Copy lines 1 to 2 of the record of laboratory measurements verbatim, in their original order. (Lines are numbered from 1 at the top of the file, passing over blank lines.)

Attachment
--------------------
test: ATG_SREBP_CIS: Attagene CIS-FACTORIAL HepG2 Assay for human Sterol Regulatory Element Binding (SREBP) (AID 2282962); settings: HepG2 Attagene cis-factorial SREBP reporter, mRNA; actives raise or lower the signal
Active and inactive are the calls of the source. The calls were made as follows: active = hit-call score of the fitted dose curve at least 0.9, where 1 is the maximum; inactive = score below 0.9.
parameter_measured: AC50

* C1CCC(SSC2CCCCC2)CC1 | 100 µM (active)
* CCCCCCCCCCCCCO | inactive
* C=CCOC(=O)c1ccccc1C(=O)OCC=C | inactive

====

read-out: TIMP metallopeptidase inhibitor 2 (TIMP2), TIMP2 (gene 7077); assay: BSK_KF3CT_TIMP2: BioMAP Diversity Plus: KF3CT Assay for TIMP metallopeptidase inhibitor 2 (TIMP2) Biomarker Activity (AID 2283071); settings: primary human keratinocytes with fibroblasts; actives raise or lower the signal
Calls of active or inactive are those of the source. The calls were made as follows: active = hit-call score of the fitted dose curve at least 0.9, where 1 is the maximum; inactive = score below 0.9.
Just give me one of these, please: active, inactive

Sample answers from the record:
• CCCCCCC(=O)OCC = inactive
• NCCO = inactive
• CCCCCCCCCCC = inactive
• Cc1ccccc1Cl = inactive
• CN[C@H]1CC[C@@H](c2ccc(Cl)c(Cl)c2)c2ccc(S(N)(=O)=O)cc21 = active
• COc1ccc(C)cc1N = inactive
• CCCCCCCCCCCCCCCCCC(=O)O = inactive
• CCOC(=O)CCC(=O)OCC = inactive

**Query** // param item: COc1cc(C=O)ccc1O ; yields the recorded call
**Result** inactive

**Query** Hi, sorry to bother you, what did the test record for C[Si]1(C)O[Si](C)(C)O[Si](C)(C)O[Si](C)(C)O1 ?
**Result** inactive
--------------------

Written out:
test: ATG_SREBP_CIS: Attagene CIS-FACTORIAL HepG2 Assay for human Sterol Regulatory Element Binding (SREBP) (AID 2282962); settings: HepG2 Attagene cis-factorial SREBP reporter, mRNA; actives raise or lower the signal
Active and inactive are the calls of the source. The calls were made as follows: active = hit-call score of the fitted dose curve at least 0.9, where 1 is the maximum; inactive = score below 0.9.